For the Baby Boomer generation it's "Where were you when you heard JFK was shot?"  "Where were you when you heard Bobby was shot?"  "Where were you when you heard John Lennon was shot?"  Depending on where one lived, another question might be "Where were you when you heard MLK was shot?"

          By the time Bobby was shot I was a young adult out in the working world and I heard about his murder while I was at work.  I was listening to the news when I heard about Lennon's murder.  I have zero recollection of where I was when I heard about MLK's murder.  I always regarded him as a religious leader, and in my mind that still very firmly keeps church and state totally separate, his death only represented another religious martyr and nothing to do with the political world.  (I hold "religious leaders" to higher standards, so I lost all respect for him as a result of his adultery.)

          Other than waking up to Peter Jennings talking about planes flying into the towers and me sleepily wondering why he was in a movie because I understood the news people had contracts that said they couldn't appear in movies - until I fully woke up and realized it was fact, not fiction.... 9/11 had zero impact on me because I didn't know anyone who died, or know anyone who knew anyone who died that day, so I always kept my head about the topic and didn't go into extended and morbid mourning about one of the largest criminal acts in one day in our history... or accept the inexcusable horrors of lost rights and the USA's devolution into fascism and illegal and unconstitutional wars and (horror of horrors!), torture and later the inexcusable Nuremberg Defense given to the torturers by both Dumbya and then Obama.  The US has become an ugly place to live since that day and our Cretinous Congress Critters seem all too eager to lay down and be walked on by the religious reichwingnuts who now work through the White House's unconstitutional and illegal 'office of faith-based initiatives' and corporations (in particular) and big banks & Casino Wall Street..., and none too eager to give us back our full rights or repeal, in full, all of the legislation that took away our rights and habeas corpus.  Congress lost its collective mind, most have allowed corporations and big banking and Wall Street to buy the votes of Congress Critters who continue to erode our rights, and that is UNpardonable as far as I'm concerned.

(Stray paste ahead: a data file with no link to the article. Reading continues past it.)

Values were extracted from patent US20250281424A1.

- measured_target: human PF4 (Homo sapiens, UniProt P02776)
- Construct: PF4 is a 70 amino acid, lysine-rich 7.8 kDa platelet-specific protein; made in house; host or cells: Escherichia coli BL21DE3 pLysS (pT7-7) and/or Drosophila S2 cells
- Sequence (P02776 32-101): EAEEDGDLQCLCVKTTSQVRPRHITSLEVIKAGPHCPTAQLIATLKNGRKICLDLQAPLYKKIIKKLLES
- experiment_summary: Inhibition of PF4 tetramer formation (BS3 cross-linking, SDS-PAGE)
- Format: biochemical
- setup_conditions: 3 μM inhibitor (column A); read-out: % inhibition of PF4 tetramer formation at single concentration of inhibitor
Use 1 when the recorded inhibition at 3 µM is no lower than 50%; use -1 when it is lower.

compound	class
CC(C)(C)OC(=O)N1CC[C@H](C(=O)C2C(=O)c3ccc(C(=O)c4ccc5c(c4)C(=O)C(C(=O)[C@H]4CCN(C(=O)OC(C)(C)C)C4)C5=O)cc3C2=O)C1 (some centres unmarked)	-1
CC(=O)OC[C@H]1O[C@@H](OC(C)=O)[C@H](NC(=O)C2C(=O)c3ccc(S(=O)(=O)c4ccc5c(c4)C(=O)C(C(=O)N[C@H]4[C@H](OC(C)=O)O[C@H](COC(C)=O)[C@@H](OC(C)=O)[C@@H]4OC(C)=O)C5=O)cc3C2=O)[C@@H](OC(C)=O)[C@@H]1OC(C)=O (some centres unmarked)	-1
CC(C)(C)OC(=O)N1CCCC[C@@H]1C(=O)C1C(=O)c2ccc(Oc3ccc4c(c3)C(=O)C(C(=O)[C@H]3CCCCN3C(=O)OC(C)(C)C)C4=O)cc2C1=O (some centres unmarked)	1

Individual experiences are very different from the national stereotype as presented to us on our televisions.  I think that's one reason they're so interesting to me as part of my genealogy research.

          I'm sick of attempts to steer this nation from principles evolved in The Age of Reason to hallucinations derived from illiterate herdsmen. ~ Crashing Vor

          by NonnyO on Mon Nov 18, 2013 at 07:39:49 PM PST

          [ Parent ]